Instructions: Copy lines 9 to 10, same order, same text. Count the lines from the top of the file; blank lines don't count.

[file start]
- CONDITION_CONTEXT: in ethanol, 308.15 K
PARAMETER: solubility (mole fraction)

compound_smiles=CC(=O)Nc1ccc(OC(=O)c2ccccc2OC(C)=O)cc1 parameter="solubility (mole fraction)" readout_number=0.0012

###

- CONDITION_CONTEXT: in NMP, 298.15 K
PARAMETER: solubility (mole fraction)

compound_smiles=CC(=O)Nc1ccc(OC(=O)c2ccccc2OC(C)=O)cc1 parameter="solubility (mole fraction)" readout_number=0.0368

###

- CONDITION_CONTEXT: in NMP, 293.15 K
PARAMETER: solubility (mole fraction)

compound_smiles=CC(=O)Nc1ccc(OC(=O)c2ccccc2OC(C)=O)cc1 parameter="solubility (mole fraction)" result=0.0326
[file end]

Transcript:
- CONDITION_CONTEXT: in NMP, 293.15 K
PARAMETER: solubility (mole fraction)